I’m a little unclear on the topic being discussed here. I was hoping to build a fairly powerful audio PC to run Roon on and to output to my DAC. Am I correct in my interpretation of the above, in that 2 PCs are recommended - one to run Roon and another one to do something else?
You really want Roon on the PC, and the DAC somewhere else. I know the “Computer Audiophiles” may not like that idea, but the computer is a pretty electrically noisy place. In an ideal situation, you’d want your DAC to be networked and far away, but if you can’t do that, you’d want a bridge of some sort. PS Audio makes one (that will run RoonSpeakers soon!), and you can also make one with RaspberryPi or maybe even an older Android phone.
If it were me, I’d build kickass Roon library managing PC for now, and plug your DAC into it. When RoonSpeakers is released and/or more hardware manufacturers are releasing products and firmware upgrades with RoonSpeakers support, make your decision on the second machine.
Just an anecdote, but I have a Mytek DAC + Headphone Amp within a couple of feet of a computer that it’s not even plugged into, I can sometimes hear noise through my headphones plugged into the DAC when I do things on the computer. Even on their best behavior, computers are really so sloppy with RF/EM noise, and it’s difficult to shield perfectly.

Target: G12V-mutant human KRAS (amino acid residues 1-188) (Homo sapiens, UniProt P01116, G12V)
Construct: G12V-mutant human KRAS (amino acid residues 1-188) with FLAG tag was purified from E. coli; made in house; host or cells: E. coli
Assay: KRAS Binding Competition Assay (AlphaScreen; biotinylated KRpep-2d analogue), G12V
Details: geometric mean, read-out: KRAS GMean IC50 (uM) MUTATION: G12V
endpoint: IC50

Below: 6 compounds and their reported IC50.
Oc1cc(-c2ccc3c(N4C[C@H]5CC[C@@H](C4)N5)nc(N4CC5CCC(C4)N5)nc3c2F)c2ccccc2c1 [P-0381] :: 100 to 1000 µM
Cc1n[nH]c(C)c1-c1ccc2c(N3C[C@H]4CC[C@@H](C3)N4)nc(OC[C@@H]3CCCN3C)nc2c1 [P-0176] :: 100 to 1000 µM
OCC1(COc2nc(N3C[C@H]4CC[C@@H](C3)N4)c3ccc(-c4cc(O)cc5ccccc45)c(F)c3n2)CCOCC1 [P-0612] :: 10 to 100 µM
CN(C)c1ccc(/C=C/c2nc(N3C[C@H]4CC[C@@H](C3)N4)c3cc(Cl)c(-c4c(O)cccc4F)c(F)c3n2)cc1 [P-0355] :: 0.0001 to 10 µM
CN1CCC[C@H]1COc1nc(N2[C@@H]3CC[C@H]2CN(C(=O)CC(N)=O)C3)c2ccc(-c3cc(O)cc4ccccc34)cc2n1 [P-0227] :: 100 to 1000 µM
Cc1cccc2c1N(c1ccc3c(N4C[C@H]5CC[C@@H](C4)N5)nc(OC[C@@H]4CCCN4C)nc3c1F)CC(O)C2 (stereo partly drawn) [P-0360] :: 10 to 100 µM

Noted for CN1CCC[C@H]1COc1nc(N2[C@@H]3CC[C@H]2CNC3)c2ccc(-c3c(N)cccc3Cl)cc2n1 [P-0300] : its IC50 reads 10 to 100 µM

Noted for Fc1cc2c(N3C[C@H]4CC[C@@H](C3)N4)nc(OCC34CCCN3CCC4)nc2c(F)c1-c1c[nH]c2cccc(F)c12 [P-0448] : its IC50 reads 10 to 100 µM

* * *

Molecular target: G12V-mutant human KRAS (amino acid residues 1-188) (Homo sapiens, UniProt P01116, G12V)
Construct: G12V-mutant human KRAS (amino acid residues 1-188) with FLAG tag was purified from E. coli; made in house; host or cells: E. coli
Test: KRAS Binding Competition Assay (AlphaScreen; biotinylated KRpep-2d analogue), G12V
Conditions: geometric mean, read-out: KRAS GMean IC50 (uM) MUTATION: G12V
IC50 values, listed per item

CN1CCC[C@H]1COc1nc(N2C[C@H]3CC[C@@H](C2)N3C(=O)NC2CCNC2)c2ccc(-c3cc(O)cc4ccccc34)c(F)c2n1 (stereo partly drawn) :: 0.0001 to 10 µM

Interesting - I’ve read quite a lot in this field (including on the Computer Audiophile forums) and hadn’t come across this problem before. How far away do you recommend moving the PC from the DAC? Should I get a 10m firewire cable? Maybe get a Shakti stone?
@fritzg, the Beaglebone and the Raspberry Pi, yes… the other two shouldn’t be. I haven’t taken them apart yet, but I am familiar with the MS600 and MS200 from Meridian, and both are not noisy general purpose computers inside. They are more computery than a “spdif in / speaker cables out” DAC, but they aren’t like your MacBook.
That thing @brian reported above, he can hear when he does things like scroll a webpage on his extremely heavyweight web browser. It’s one of the reasons why people turn off many services on Windows and OSX for their listening machine.
At present, Meridian or USB are the only ways to play high-resolution audio content via Roon. This is changing, so I wouldn’t go buying a bunch of gear now to use with Roon. You may be disappointed soon.
I am currently planning an audio PC build, i.e. something akin to the Computer Audiophile CAPS builds. This will involve a fairly expensive case with passive cooling etc as the rig will need to be completely silent. Are you suggesting that I focus on a powerful but not necessarily silent PC, which goes out of the listening room, and then place something else in the listening room to connect to the DAC? Pray enlighten us!
Keep in mind that we’re still putting the pieces in place to enable this solution.